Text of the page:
The phone number is probably one of the most important identifying numbers in your life — it's how people reach out and get in touch with you outside of Facebook, Google, and whatnot. But the landline phone number, especially for small businesses, has basically gone nowhere in years.
That's where NumberAI and Tasso Roumeliotis' team come in. The company launched to build a system that allows small businesses to connect their landline numbers digitally and interact with them in a lot of the same ways consumers expect today. When you text a number, for example, you expect that the recipient will see that text — and not that it goes into the void. That's where the system starts, and NumberAI adds additional tools on top of that. The company also said it has raised $1.6 million in a seed financing round from Draper Fisher Jurvetson.
"We thought busienss was a very nascent spacious area to be exploited," Roumeliotis said. "What we're looking to do is redefine that small business phone number. Whether it's landline or mobile, we want to make it a more rich experience. Think of it as an AI receptionist. We are going to work with the telecoms as the distribution partner for us."
The second benefit that Roumeliotis expects to see soon is Google and Apple starting to add phone numbers in search results, like Maps, that allow customers to text those places directly. So, for example, if someone looked up a bar in the area and saw one they liked, they could text that number to see if the bar has a certain beer in stock. That text then goes through like a normal text and is routed onto NumberAI's service, which helps employees address it or set up bots to communicate with customers.
Roumeliotis hopes to sidestep the difficulty of acquiring customers by working through phone providers that are already giving businesses a phone number. Small businesses can get access to some of the basic features that NumberAI can provide, while telecoms are able to tell their customers that they are getting an additional suite of tools to go with their business phone number. If all goes well and NumberAI drastically helps their businesses, they may want to start buying more premium products.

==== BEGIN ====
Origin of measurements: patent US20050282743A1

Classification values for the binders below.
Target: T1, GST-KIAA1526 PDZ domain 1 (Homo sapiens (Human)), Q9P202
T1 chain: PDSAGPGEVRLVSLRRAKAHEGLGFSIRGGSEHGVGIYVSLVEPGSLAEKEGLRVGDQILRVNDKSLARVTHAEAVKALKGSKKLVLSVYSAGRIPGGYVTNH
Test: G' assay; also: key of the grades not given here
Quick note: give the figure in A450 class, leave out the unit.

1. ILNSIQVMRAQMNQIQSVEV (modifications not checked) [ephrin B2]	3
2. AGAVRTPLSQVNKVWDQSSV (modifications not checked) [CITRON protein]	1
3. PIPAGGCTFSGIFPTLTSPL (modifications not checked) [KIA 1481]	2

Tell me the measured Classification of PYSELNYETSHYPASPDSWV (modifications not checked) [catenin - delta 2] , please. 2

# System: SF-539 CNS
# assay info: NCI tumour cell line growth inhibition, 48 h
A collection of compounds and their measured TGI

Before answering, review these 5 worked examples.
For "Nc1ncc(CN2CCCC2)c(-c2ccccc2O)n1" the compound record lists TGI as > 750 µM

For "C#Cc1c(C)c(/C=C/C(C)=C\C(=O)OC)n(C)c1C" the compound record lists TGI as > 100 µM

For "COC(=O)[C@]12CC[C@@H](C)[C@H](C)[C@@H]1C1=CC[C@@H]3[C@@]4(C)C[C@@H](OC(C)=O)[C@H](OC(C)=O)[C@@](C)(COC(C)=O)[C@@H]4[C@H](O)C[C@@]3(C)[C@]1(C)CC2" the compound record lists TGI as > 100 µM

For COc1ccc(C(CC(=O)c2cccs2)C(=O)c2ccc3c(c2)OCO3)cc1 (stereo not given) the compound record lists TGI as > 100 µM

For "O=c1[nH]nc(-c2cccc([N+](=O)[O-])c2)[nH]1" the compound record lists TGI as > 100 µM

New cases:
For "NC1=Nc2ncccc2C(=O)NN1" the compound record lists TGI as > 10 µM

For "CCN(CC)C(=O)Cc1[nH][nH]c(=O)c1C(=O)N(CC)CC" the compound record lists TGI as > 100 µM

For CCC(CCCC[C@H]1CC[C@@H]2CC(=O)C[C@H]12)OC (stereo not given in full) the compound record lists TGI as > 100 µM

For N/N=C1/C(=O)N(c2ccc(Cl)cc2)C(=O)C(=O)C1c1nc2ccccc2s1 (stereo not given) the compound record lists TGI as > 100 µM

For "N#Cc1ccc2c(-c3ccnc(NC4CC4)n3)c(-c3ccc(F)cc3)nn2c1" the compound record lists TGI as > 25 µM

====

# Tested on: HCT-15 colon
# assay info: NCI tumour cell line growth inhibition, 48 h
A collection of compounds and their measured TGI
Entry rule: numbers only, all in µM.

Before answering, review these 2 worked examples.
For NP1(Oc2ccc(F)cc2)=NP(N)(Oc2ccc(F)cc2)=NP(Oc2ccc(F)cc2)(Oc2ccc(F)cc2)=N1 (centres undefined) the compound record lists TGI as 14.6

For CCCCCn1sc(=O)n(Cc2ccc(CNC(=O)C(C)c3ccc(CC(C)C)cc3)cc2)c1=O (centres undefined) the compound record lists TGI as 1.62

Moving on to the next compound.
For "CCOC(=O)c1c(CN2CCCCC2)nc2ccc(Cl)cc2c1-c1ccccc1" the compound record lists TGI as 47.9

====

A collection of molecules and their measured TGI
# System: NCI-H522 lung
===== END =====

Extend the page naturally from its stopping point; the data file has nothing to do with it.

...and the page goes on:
Still, something like this might end up with problems related to spam — or getting employees on board with dealing with an inbox and not jumping on the phone. But some situations, like calling at 10 a.m. to place an order for a bowl of mac and cheese, might make more sense to go through online. There would be a higher volume because the barrier to communication would be coming down, but that's also where auto-responders and smart replies come in through NumberAI in order to manage that new influx of information.
It's an area that's probably going to be of intense interest for messaging companies, like WhatsApp, which will look to court small businesses and get them to use WhatsApp as their core communications platform. There are also other tools like Zipwhip which have raised a lot of venture financing. But acquiring customers outside of telecoms, and bringing them online, can be a very costly process, Roumeliotis said. Even when you go door to door to acquire those customers and they actually do come online, it will take a long time before the actualizes the value that it spent acquiring that customer.
"WhatsApp is not really a big player in the US, and Facebook Messenger is but only for certain interactions," Roumeliotis said. "But if you're on your iPhone and you're iMessaging, and you have friends that are on Android, the connector — that independent connector — is the phone number. While you have folks like Apple who would obviously want to be the center of the universe, you still need the phone number to connect. That business phone number is the lifeline to their customers. They would never give that up. We see much more resistance in giving that up."